How HIV Can Affect Your Brain
HIV—the virus that causes AIDS—can cause a variety of neurological complications. These range from cognitive disorders, to psychological illnesses, to other brain-related conditions. Some are directly caused by the virus, while others are triggered by secondary infections related to your weakened immune system. Some can even be caused by the very medications you take to fight HIV.
Neurological complications usually don’t occur until infection by HIV is advanced. But for people with AIDS, about half will experience some type of brain problem. If you are HIV positive or have AIDS, learning about potential neurological conditions and risk factors will help you take steps to prevent or minimize these complications.
HIV is able to cross one of your body’s natural defense systems: the blood-brain barrier, which normally protects your brain and spinal cord from blood-borne threats. Crossing the blood-brain barrier is believed to occur shortly after you are infected with HIV. The resulting inflammation can impact the cognitive centers in your brain—where you learn and process information.
Before widespread use of antiretroviral medications, about 40 to 60% of people with HIV/AIDS experienced neurocognitive disorders; today, the number is much lower. Risk factors for cognitive disorders include drug abuse, co-infection with hepatitis, family history of dementia, decreased body mass, and aging.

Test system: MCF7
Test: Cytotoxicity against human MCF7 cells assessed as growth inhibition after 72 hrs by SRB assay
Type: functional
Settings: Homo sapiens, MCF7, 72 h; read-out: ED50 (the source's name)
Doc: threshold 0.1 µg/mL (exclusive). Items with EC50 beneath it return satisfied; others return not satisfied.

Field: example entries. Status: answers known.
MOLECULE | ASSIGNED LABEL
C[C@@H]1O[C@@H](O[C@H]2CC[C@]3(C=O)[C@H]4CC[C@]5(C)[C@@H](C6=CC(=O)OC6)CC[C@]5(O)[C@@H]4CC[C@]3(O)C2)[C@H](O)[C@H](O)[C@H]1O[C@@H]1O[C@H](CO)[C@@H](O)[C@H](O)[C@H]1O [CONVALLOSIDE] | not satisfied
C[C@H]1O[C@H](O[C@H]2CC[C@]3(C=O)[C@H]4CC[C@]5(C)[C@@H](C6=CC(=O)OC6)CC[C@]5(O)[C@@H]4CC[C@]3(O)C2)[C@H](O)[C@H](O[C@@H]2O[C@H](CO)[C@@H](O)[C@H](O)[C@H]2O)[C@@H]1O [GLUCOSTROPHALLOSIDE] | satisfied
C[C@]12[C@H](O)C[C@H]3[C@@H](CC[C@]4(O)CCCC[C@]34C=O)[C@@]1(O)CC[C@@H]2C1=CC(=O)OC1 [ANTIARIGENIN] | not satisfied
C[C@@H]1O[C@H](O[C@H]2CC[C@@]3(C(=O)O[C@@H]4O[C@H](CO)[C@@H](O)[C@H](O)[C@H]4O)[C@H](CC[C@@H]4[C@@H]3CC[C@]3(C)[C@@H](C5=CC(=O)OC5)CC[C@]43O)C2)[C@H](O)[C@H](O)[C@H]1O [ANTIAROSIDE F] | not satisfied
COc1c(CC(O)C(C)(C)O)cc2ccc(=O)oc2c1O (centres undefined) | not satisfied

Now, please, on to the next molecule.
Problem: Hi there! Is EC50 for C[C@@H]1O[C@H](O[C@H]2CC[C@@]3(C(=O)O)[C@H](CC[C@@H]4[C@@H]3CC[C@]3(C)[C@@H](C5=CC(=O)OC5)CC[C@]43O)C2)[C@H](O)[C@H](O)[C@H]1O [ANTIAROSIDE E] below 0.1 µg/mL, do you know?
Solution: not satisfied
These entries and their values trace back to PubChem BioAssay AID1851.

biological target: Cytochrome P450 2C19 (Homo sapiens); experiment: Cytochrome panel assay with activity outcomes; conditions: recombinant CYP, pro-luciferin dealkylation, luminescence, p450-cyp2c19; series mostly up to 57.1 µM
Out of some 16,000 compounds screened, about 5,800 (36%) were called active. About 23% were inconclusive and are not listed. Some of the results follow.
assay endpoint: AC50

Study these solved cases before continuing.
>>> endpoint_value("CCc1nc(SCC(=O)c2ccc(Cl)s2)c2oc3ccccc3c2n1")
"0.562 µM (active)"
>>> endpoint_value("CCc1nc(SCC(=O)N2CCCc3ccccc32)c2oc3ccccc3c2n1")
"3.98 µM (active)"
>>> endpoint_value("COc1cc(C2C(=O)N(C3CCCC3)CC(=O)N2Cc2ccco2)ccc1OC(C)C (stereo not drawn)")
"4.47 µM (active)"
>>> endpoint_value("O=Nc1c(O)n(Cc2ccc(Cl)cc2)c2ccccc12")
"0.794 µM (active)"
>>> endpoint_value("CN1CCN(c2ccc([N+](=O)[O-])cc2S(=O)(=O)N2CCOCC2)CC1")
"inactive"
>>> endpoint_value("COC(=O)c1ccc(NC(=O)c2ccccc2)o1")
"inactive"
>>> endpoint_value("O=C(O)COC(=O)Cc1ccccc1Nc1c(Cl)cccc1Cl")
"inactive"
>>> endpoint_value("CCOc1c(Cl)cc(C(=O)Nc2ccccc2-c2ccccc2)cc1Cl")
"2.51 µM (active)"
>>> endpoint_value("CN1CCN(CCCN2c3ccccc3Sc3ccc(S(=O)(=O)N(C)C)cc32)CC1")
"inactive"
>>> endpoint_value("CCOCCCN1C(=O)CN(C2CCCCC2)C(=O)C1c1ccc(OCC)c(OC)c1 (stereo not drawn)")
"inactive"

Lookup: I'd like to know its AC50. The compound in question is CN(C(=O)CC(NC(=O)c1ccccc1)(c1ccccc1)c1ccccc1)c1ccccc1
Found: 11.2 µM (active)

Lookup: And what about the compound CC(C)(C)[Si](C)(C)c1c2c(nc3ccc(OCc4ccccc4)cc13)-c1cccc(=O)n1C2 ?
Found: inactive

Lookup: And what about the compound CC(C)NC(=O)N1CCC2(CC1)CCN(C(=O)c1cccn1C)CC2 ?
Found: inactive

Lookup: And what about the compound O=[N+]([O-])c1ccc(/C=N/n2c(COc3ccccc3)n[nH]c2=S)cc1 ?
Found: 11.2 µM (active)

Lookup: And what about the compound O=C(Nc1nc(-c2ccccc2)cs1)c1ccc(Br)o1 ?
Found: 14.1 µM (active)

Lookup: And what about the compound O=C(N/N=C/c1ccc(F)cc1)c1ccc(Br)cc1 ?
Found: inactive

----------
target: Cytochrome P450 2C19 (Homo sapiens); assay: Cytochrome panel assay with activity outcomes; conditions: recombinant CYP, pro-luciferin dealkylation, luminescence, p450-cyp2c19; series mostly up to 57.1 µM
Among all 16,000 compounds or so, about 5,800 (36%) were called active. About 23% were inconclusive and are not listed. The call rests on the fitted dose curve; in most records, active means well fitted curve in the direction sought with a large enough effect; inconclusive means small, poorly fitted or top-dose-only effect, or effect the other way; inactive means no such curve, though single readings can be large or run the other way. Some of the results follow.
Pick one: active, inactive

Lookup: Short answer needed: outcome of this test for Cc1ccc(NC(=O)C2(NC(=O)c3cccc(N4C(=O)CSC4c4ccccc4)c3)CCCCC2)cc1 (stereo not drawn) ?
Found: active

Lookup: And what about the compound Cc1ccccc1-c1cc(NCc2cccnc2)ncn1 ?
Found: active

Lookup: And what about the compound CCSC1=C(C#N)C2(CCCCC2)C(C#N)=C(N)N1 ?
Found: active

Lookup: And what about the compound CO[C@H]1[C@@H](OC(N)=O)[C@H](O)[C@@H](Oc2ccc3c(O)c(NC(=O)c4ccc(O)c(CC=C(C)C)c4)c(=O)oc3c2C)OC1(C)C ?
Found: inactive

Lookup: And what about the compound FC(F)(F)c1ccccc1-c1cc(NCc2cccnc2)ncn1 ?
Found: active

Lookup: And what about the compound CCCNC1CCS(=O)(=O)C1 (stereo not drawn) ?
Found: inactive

Three types of HIV-associated neurocognitive disorders have been identified:
Asymptomatic neurocognitive impairment: This condition doesn’t usually cause any functional difficulties, but neurocognitive tests can show very slight impairment.
Mild cognitive disorder: You may experience minor difficulties in cognitive processing, such as problems concentrating, forgetfulness, change in personality, slowed movements, and lack of coordination.
HIV-associated dementia (also referred to as AIDS dementia complex): This condition primarily affects people who are at an advanced stage of HIV infection. It’s marked by moderate to severe functional impairment, including significant problems with memory, concentration and motor function, as well as behavioral abnormalities.
Mental Health Conditions
HIV can cause changes in the brain that increase the risk of depression, anxiety disorders, delusions, hallucinations, and other behavior changes. In addition, people who have a higher risk of HIV infection—African American men and women, and gay and bisexual men—also have a higher risk of mood disorders to begin with; having HIV increases this even further.
The medications used to treat HIV can also cause symptoms of mental illness. For example, steroids, which are given for inflammation, can cause mania and depression, as can the popular antiretroviral Ziduvudine (Retrovir, AZT); another common antiretroviral, eflavirenz (Sustiva) can cause decreased concentration, depression and nervousness.
Brain Illnesses and Infections
Besides cognitive and mental health problems, HIV can cause a variety of other brain illnesses, such as:
Viral, fungal, bacterial and parasitic infections including cytomegalovirus and herpes virus; cryptococcal meningitis; toxoplasma encephalitis. Untreated syphilis is a bacterial infection that, coupled with HIV infection, can quickly move throughout the central nervous system.
Neuropathy, which is damage to nerves throughout the body. Neuropathy is more common with advanced HIV infection.
Vacuolar myelopathy, a condition in which tiny holes develop in the myelin coating of the nerves in the spinal cord, causing difficulty walking. It’s more common in adults with untreated AIDS and children with HIV.
Brain tumors including lymphomas of the central nervous system
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